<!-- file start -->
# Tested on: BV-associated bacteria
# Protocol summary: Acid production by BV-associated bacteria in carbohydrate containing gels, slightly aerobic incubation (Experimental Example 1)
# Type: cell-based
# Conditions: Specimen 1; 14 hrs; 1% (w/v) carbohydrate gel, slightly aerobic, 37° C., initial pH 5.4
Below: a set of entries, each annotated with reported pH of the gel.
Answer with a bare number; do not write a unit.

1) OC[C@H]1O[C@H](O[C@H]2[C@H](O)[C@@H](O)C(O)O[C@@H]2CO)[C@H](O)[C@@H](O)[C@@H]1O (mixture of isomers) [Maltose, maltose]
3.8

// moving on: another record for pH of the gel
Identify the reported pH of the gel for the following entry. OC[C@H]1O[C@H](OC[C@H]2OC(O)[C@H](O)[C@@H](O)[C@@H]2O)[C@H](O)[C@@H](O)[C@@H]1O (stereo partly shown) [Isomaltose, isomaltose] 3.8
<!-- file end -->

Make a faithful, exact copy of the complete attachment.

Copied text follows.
# Tested on: BV-associated bacteria
# Protocol summary: Acid production by BV-associated bacteria in carbohydrate containing gels, slightly aerobic incubation (Experimental Example 1)
# Type: cell-based
# Conditions: Specimen 1; 14 hrs; 1% (w/v) carbohydrate gel, slightly aerobic, 37° C., initial pH 5.4
Below: a set of entries, each annotated with reported pH of the gel.
Answer with a bare number; do not write a unit.

1) OC[C@H]1O[C@H](O[C@H]2[C@H](O)[C@@H](O)C(O)O[C@@H]2CO)[C@H](O)[C@@H](O)[C@@H]1O (mixture of isomers) [Maltose, maltose]
3.8

// moving on: another record for pH of the gel
Identify the reported pH of the gel for the following entry. OC[C@H]1O[C@H](OC[C@H]2OC(O)[C@H](O)[C@@H](O)[C@@H]2O)[C@H](O)[C@@H](O)[C@@H]1O (stereo partly shown) [Isomaltose, isomaltose] 3.8